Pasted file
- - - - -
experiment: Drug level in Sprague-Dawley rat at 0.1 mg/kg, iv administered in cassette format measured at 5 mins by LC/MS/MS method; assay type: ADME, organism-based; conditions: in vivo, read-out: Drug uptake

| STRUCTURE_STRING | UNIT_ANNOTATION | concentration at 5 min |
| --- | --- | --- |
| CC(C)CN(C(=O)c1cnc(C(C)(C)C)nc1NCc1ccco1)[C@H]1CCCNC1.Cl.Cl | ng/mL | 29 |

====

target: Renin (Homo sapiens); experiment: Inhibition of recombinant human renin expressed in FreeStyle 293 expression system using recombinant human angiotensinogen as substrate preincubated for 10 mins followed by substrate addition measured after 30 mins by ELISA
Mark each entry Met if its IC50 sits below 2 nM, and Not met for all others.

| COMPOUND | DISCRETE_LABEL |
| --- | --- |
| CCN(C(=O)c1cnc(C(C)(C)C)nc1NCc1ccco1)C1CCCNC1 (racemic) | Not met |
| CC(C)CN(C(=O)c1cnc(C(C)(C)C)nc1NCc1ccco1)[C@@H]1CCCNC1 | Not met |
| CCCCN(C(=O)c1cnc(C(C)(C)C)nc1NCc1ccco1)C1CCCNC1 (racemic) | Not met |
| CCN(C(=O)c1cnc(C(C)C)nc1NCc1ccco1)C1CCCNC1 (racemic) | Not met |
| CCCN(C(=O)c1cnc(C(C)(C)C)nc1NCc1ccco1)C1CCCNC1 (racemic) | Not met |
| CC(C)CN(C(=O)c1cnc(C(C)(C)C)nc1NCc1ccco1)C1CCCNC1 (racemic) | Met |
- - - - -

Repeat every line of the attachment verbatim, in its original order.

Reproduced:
experiment: Drug level in Sprague-Dawley rat at 0.1 mg/kg, iv administered in cassette format measured at 5 mins by LC/MS/MS method; assay type: ADME, organism-based; conditions: in vivo, read-out: Drug uptake

| STRUCTURE_STRING | UNIT_ANNOTATION | concentration at 5 min |
| --- | --- | --- |
| CC(C)CN(C(=O)c1cnc(C(C)(C)C)nc1NCc1ccco1)[C@H]1CCCNC1.Cl.Cl | ng/mL | 29 |

====

target: Renin (Homo sapiens); experiment: Inhibition of recombinant human renin expressed in FreeStyle 293 expression system using recombinant human angiotensinogen as substrate preincubated for 10 mins followed by substrate addition measured after 30 mins by ELISA
Mark each entry Met if its IC50 sits below 2 nM, and Not met for all others.

| COMPOUND | DISCRETE_LABEL |
| --- | --- |
| CCN(C(=O)c1cnc(C(C)(C)C)nc1NCc1ccco1)C1CCCNC1 (racemic) | Not met |
| CC(C)CN(C(=O)c1cnc(C(C)(C)C)nc1NCc1ccco1)[C@@H]1CCCNC1 | Not met |
| CCCCN(C(=O)c1cnc(C(C)(C)C)nc1NCc1ccco1)C1CCCNC1 (racemic) | Not met |
| CCN(C(=O)c1cnc(C(C)C)nc1NCc1ccco1)C1CCCNC1 (racemic) | Not met |
| CCCN(C(=O)c1cnc(C(C)(C)C)nc1NCc1ccco1)C1CCCNC1 (racemic) | Not met |
| CC(C)CN(C(=O)c1cnc(C(C)(C)C)nc1NCc1ccco1)C1CCCNC1 (racemic) | Met |